There will be swings back and forth from now on I'm sure, +/- 10 points either way would not surprise me.  But all that really matters is the delegate and votes int he pocket, and that she is unlikely to win.  And as of right now, McCain beats them both anyway (kind of surprises me and it is damn close).

Anyway...  popular opinion doesn't REALLY matter in the game at this point.  Maneuvering for delegates and popular votes is what counts in the bank.  With Florida and Michigan pretty much off the table, Obama wins both.  The super delegates at the convention decide the outcome.

This will continue to be ugly.

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FOTD
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« Reply #4 on: March 19, 2008, 11:06:17 am »

Timing is everything...don't go judging what's gonna happen based on one week at a time polling. Especially if you live in repugnant ****ry like Okiehoma. Barack has this thing right where he wants it....and after this week, the superdeli count will be his ace in her hole.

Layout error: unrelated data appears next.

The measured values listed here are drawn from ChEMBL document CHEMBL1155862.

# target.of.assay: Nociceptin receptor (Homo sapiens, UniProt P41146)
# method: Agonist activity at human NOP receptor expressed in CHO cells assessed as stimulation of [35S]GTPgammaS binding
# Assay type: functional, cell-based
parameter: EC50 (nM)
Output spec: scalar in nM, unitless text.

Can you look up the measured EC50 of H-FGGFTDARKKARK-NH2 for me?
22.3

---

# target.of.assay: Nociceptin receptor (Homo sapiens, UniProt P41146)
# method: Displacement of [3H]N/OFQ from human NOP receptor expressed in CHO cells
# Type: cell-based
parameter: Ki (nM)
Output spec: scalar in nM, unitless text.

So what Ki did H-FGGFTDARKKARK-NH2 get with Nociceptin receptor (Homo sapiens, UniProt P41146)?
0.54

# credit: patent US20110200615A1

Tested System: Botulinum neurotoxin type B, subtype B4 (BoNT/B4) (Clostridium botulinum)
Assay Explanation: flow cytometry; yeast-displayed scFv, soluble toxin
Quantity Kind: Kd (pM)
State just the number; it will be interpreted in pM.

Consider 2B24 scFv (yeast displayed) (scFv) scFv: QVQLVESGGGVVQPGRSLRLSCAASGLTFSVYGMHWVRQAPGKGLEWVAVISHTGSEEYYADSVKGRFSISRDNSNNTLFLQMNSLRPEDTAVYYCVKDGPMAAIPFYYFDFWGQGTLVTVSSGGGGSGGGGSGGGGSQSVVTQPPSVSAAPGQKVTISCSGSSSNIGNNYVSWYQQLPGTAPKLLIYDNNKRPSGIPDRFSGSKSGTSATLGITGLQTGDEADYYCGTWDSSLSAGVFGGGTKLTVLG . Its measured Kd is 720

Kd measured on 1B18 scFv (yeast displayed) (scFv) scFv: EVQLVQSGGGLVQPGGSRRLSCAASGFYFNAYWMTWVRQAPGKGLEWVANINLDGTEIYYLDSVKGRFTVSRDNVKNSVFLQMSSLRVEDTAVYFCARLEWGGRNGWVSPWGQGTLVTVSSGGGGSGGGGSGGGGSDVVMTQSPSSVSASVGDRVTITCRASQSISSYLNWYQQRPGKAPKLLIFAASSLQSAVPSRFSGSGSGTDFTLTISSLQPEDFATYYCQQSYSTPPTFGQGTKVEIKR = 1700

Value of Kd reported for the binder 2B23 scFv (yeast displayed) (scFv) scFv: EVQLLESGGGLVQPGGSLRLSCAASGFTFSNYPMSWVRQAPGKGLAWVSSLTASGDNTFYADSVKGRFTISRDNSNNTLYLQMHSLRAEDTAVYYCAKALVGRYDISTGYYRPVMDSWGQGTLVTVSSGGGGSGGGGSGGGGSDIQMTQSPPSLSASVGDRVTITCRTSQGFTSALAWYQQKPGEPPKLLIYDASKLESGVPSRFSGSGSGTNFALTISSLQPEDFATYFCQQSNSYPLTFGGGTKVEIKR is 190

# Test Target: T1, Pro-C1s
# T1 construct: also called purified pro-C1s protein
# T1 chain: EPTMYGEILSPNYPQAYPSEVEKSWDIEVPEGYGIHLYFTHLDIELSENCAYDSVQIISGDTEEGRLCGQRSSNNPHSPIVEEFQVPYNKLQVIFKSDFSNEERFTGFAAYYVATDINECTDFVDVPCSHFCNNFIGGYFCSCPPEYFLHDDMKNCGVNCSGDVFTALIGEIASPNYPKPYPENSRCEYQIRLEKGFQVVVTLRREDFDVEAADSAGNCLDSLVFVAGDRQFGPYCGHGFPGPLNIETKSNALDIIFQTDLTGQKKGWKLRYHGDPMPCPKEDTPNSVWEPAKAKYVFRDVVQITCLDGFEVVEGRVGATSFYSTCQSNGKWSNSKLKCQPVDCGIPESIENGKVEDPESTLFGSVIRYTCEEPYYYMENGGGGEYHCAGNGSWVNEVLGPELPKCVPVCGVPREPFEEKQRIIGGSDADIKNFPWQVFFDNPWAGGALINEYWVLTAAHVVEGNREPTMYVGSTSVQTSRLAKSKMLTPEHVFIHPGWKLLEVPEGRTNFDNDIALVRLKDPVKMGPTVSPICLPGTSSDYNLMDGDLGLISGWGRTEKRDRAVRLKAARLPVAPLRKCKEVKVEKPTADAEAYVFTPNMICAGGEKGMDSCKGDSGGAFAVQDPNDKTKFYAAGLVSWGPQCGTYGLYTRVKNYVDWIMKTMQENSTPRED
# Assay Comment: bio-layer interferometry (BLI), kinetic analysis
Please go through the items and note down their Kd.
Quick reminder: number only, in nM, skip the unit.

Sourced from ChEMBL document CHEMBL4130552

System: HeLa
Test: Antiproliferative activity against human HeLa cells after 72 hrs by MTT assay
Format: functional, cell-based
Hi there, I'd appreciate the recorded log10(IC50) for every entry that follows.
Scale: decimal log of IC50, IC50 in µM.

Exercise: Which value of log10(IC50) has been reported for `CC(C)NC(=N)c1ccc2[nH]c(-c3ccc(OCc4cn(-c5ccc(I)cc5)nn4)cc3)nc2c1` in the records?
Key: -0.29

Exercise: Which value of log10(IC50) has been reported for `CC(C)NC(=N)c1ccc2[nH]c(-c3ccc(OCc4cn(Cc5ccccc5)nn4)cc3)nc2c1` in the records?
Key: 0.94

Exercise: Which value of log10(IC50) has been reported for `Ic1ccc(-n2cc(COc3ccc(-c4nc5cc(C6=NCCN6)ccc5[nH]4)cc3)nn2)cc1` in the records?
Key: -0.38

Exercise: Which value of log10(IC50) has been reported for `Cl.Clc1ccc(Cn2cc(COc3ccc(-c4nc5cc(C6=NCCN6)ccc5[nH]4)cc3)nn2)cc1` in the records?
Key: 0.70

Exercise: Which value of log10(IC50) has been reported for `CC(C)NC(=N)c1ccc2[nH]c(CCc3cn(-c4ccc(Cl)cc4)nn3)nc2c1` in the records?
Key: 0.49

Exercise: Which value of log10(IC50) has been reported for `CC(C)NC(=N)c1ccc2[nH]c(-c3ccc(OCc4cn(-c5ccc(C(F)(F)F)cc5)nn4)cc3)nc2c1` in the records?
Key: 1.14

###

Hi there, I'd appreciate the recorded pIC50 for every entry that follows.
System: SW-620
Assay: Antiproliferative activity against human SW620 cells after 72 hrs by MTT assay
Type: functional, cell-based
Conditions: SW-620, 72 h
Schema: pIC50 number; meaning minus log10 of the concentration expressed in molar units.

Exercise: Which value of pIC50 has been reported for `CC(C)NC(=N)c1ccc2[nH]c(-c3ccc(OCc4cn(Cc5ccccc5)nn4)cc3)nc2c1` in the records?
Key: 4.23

Penn don't matter despite Obama's gap closing.

I love the fact McBush is staying close. Soon, he will be diminished by Obama's stature as a true leader based on his ability to rally the masses....
You who pay attention to yak radio and Faux news will have a come to Jeeezus moment come November.
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pmcalk
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« Reply #5 on: March 19, 2008, 11:13:54 am »

You are right, RM, Hillary has regained some ground after her nose dive back in February.  I imagine dumping her campaign manager and throwing the kitchen sink at Obama paid off somewhat.  Still, CF is right.  Statistically, there is no way for her to win.  Obama is ahead by almost 150 delegates.  Intrade still has Obama ahead by almost 3 to 1.  At this point, it is inevitable that he will get the nomination, unless a huge number of superdelegates choose to invalidate the pledged delegate count.

Hillary has every right to hang in there, and I don't fault her for doing so.  But at this point I am really ready to move on--let's get to McCain.  IMO, either one of them will have an easy time beating McCain (who, despite his assertions that he has the foreign policy experience, doesn't seem to know whether Iran is Shiite or Sunni).
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FOTD